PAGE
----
You are on page 1of 7


I. Ahmad1


Since most camera and equipment setups for dental photography are identical,
the steps outlined in this article need
only be performed once.
The main camera settings relate to depth
of field, exposure and white balance
Spending a little time at the beginning
making the necessary setting will avoid
frustration, and pay dividends in the


Digital dental photography.
Part 6: camera settings

Once the appropriate camera and equipment have been purchased, the next considerations involve setting up and calibrating the equipment. This article provides details regarding depth of field, exposure, colour spaces and white balance calibration, concluding with a synopsis of camera settings for a standard dental set-up.

Having chosen a camera, lens, lighting and
accessories, the next step in preparation
for taking a photograph is setting up and
calibrating the equipment. Since most of
dental photography uses similar set-ups,
the settings and calibrations need only to
be performed once. The main items to consider are depth of field, exposure, colour
spaces and white balance calibration.

Depth of field determines which parts of
an image are in sharp focus. Unlike the
human eye where everything is in focus,
cameras do not share this luxury. Depth of
field determines the extent of focus in front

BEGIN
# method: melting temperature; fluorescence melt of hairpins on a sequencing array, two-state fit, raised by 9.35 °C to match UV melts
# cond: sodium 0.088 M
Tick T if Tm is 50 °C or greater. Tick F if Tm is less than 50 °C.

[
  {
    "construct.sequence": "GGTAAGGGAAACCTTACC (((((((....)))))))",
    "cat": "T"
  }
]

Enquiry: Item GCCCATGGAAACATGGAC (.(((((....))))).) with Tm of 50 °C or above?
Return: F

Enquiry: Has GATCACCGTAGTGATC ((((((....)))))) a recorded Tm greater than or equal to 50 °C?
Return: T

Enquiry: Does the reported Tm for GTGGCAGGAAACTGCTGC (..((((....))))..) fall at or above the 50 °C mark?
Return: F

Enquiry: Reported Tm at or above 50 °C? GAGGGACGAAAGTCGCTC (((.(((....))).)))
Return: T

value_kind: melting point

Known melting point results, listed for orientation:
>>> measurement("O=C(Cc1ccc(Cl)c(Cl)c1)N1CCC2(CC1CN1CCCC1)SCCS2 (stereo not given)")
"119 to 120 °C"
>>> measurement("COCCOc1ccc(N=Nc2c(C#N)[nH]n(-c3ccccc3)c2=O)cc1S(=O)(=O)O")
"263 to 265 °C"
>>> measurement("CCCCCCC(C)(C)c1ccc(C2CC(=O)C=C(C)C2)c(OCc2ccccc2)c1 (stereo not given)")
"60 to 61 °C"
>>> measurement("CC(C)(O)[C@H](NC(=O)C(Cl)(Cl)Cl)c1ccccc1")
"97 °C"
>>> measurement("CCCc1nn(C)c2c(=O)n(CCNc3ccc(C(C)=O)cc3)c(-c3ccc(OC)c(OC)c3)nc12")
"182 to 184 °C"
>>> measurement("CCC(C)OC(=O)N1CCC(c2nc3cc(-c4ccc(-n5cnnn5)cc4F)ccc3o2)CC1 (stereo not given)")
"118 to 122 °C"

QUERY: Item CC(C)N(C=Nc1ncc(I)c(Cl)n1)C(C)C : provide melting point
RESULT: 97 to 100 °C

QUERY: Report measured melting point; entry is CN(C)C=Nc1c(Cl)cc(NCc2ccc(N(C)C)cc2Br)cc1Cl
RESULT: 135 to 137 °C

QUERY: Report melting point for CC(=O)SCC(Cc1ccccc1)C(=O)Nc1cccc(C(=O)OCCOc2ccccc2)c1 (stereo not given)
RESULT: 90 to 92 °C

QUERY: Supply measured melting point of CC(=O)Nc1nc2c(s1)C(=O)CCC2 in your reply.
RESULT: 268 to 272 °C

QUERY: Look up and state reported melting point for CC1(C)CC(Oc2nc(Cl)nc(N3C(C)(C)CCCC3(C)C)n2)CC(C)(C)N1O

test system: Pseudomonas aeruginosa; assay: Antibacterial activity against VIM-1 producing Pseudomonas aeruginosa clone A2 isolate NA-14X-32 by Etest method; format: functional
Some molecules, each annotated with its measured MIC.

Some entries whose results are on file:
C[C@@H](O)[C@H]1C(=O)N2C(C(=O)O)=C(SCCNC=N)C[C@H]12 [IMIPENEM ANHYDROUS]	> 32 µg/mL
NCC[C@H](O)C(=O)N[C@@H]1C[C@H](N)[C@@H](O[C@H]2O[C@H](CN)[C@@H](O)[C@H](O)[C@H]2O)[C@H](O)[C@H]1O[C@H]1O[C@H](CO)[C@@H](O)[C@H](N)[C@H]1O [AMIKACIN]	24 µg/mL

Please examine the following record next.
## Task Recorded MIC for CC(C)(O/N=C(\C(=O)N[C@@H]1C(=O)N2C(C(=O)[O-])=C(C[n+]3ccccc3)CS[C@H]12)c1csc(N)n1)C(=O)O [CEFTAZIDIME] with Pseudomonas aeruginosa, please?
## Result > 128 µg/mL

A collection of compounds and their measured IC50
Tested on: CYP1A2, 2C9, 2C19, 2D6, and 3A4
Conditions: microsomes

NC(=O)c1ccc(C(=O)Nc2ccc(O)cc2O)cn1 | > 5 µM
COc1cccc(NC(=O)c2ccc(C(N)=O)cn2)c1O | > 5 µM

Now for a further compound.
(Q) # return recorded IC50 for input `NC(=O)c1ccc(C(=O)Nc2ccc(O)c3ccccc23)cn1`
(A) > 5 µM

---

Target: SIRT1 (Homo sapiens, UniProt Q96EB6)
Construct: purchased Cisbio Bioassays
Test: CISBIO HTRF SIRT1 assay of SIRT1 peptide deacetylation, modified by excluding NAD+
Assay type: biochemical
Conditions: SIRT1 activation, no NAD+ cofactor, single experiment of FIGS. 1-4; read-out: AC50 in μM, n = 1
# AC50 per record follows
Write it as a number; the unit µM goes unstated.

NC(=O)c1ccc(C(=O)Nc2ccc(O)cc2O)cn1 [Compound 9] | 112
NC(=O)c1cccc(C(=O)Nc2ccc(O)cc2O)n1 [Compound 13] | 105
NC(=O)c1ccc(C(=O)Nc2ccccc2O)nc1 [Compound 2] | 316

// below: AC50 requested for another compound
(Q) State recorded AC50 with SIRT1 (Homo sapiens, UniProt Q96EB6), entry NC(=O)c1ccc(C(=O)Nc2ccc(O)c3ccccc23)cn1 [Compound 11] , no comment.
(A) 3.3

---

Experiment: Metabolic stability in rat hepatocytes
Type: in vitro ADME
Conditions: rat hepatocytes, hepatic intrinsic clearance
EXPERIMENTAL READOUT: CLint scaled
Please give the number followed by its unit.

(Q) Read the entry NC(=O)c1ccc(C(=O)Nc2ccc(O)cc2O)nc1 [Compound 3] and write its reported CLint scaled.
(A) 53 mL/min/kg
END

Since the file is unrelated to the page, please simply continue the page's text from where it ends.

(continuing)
1. Digital dental photography: an overview
2. Purposes and uses
3. Principles of digital photography
4. Choosing a camera and accessories
5. Lighting
6. Camera settings
7. Extra-oral set-ups
8. Intra-oral set-ups
9. Post-image capture processing
10. Printing, publishing and presentations

General Dental Practitioner, The Ridgeway Dental
Surgery, 173 The Ridgeway, North Harrow,
Middlesex, HA2 7DF
Correspondence to: Irfan Ahmad

Refereed Paper
Accepted 15 November 2008
DOI: 10.1038/sj.bdj.2009.607
© British Dental Journal 2009; 207: 63-69

of and behind the plane of critical focus.
The plane of critical focus is the point to
which the lens is focused. For portraiture,
the depth of field is usually divided into
one-third in front and two-thirds behind
the point of focus, but for close-up photography the division is equal, ie one-half
in front and one-half behind. Furthermore,
the depth of field for close-up photography is usually small (a few millimetres)
and hence the point of focus is crucial for
obtaining sharp images.
Most digital SLRs (DSLRs) have the
capability to set auto or manual focusing.
For the majority of situations auto-focus
works well, but the dental environment of
bright teeth surrounded by pink gingivae
with a dark oral cavity sometimes causes
malfunction of the focusing mechanism.
If pictures are constantly out of focus,
switching to manual focusing is a solution.
Some high-end digital cameras can display
a live video image of the subject being
photographed, either via a monitor on the
back of the camera or on a computer laptop screen via a USB or Firewire cable.
The advantage is that focusing, framing,